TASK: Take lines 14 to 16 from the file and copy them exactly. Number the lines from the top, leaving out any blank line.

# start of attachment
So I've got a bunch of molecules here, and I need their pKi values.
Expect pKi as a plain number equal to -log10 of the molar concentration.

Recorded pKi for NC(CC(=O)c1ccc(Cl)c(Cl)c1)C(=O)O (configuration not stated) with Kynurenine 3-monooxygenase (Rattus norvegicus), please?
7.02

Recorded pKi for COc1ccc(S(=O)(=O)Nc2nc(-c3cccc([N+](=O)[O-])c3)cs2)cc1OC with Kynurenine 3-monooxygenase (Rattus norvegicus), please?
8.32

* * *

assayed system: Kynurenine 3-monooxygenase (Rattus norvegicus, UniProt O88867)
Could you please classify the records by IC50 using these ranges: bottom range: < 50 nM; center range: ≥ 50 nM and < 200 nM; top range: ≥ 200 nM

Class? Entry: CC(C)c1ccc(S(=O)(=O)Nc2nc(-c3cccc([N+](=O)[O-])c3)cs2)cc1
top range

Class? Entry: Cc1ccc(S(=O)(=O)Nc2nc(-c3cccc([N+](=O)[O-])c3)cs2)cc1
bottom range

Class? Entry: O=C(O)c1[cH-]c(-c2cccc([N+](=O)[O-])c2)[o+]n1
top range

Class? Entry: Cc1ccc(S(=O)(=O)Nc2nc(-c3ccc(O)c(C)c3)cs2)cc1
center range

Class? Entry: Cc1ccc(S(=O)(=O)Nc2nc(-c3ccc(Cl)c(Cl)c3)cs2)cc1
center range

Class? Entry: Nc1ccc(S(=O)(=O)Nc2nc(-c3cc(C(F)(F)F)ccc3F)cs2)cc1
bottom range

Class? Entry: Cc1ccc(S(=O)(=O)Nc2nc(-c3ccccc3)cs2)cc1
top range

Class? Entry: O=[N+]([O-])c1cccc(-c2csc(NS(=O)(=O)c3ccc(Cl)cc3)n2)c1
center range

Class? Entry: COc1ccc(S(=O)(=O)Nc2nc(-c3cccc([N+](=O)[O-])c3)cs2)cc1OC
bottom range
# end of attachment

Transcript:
Class? Entry: O=C(O)c1[cH-]c(-c2cccc([N+](=O)[O-])c2)[o+]n1
top range

Class? Entry: Cc1ccc(S(=O)(=O)Nc2nc(-c3ccc(O)c(C)c3)cs2)cc1